Healthcare // Analytics
02:23 PM

SEC Mandates Cyber Incident Reporting

Securities and Exchange Commission issues its first guidance for how and when companies should report cybersecurity or other incidents that pose a cyber risk.

The Securities and Exchange Commission (SEC) has issued its first official guidance for how companies should report cybersecurity incidents that could have a negative impact on operations or their financial status.

The SEC's division of corporate finance this week presented several specific criteria for the disclosure of cyber incidents, according to guidance presented on its website.

The SEC long has required companies to report any incidents that could impact their financial performance, but to date has not outlined requirements for disclosing cybersecurity or other cyber incidents in particular.

[What are government IT pros' most pressing problems? Read our original research on the Federal Government's IT Priorities.]

However, with the growing dependence on the Internet and other digital communications for business functions, companies as well as their accountants and lawyers have asked the SEC to provide a framework for disclosing cyber incidents, according to the commission.

"As a result, we determined that it would be beneficial to provide guidance that assists registrants in assessing what, if any, disclosures should be provided about cybersecurity matters in light of each registrant's specific facts and circumstances," the SEC said.

According to the SEC, companies should disclose the risk of cyber incidents if "these issues are among the most significant factors that make an investment in the company speculative or risky." Companies should consider prior cyber incidents and the severity and frequency of those incidents to determine if they need to report a cyber risk, according to the guidance.

The SEC also advises companies to take into account the actions they take to prevent and reduce risks in the context of their particular industry, as well as risks to that security. To put risks reported under these criteria in context, the SEC said a company may need to disclose "known or threatened cyber incidents."

Companies also should address cybersecurity risks in their management, discussion, and analysis (MD&A) reporting if costs or consequences of a known risk will have a material impact on the company, according to the SEC.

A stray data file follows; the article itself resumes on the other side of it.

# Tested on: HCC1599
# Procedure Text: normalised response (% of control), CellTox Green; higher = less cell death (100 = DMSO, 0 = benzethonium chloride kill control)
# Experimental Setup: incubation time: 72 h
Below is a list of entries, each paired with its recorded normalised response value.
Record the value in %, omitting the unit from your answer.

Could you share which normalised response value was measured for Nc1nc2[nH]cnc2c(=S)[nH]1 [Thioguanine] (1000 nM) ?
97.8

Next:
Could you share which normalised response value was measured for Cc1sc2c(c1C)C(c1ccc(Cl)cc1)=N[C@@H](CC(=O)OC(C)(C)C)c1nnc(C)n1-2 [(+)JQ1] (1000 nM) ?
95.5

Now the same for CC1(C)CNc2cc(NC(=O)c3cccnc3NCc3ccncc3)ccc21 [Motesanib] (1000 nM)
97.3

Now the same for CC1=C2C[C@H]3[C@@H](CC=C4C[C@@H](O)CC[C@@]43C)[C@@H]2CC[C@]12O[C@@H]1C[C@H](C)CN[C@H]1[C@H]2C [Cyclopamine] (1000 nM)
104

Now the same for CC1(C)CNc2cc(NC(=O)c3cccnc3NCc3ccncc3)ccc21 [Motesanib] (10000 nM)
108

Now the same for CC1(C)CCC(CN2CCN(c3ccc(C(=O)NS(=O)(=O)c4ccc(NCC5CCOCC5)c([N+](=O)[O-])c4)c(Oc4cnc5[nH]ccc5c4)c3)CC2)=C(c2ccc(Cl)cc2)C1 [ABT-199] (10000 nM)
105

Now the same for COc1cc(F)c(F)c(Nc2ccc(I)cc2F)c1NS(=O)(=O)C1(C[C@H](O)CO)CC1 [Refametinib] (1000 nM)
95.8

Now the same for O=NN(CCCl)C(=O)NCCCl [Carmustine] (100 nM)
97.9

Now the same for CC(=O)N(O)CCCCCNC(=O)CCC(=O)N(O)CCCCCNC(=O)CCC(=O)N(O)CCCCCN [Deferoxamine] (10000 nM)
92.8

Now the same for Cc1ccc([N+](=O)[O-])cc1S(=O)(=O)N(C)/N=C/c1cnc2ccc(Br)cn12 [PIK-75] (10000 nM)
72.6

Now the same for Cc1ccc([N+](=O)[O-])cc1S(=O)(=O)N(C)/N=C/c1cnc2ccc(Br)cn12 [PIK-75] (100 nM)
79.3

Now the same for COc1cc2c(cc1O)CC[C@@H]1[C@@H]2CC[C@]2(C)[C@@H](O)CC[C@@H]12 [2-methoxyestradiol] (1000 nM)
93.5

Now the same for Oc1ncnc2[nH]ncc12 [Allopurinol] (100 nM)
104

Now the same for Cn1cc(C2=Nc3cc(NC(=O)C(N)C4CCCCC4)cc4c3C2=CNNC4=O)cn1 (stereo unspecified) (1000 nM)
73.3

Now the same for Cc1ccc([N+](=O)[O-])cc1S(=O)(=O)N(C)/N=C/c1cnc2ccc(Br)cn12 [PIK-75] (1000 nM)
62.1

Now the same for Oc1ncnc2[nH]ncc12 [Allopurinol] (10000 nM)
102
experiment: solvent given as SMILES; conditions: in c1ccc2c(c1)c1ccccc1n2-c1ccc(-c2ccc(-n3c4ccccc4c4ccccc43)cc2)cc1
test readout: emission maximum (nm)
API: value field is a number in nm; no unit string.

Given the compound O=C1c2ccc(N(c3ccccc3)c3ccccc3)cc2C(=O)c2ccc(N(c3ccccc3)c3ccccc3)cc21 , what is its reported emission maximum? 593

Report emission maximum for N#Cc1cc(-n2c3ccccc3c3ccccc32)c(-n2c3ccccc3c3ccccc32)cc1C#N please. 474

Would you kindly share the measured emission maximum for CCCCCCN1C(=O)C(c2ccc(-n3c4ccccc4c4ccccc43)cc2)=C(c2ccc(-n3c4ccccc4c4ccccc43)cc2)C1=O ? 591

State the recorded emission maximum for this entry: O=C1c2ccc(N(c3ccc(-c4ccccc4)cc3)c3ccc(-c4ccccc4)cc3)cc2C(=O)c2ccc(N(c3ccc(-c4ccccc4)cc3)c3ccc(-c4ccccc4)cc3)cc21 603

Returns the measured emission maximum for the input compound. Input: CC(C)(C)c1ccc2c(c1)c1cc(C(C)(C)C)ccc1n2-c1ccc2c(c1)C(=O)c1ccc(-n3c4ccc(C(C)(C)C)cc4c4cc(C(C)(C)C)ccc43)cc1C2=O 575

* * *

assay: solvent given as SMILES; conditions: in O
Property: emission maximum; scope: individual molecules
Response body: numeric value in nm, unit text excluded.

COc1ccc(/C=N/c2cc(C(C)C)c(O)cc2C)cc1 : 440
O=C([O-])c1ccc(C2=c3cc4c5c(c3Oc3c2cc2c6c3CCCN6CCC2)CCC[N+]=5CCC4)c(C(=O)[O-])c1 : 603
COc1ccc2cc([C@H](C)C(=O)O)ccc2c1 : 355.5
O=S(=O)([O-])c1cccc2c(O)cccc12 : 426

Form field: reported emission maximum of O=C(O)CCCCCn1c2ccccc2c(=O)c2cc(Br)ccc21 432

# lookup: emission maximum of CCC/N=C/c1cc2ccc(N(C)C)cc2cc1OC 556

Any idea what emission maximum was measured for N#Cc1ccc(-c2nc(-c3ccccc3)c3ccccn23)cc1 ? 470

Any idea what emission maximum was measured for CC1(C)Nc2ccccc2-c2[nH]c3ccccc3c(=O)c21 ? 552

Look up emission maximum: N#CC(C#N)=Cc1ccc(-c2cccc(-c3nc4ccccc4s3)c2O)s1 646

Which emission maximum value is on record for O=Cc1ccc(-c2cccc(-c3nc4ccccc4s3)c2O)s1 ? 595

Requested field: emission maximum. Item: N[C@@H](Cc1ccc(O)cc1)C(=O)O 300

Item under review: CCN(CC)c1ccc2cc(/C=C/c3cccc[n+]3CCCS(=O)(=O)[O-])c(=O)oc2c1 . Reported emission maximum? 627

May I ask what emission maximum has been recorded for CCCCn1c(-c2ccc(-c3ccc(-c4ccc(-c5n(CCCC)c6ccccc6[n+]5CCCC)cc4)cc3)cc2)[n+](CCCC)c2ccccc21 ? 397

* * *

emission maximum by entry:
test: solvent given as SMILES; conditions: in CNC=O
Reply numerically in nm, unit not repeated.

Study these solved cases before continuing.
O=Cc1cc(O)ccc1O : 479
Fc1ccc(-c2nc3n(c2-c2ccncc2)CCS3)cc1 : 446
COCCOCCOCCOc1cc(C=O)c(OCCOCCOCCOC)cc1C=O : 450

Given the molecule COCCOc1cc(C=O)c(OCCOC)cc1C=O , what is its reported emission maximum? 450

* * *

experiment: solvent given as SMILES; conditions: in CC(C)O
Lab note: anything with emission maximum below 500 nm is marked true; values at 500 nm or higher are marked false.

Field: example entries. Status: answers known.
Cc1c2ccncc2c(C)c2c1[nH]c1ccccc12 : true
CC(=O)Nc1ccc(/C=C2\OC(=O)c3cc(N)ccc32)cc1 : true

Moreover, cyber incidents that could materially affect products, services, relationships with customers or suppliers, or competitive conditions also should be reported. This should be done in a company's "description of business" reporting, according to the SEC.

Cybersecurity incidents also may need to be reported on a company's financial statements, "depending on the nature and severity of the potential or actual incident," the commission said.

Comment  | 
Print  | 
More Insights
Newest First  |  Oldest First  |  Threaded View
Big Love for Big Data? The Remedy for Healthcare Quality Improvements
Big Love for Big Data? The Remedy for Healthcare Quality Improvements
Healthcare data is nothing new, but yet, why do healthcare improvements from quantifiable data seem almost rare today? Healthcare administrators have a wealth of data accessible to them but aren't sure how much of that data is usable or even correct.
Register for InformationWeek Newsletters
White Papers
Current Issue
Top IT Trends to Watch in Financial Services
IT pros at banks, investment houses, insurance companies, and other financial services organizations are focused on a range of issues, from peer-to-peer lending to cybersecurity to performance, agility, and compliance. It all matters.
Twitter Feed
InformationWeek Radio
Sponsored Live Streaming Video
Everything You've Been Told About Mobility Is Wrong
Attend this video symposium with Sean Wisdom, Global Director of Mobility Solutions, and learn about how you can harness powerful new products to mobilize your business potential.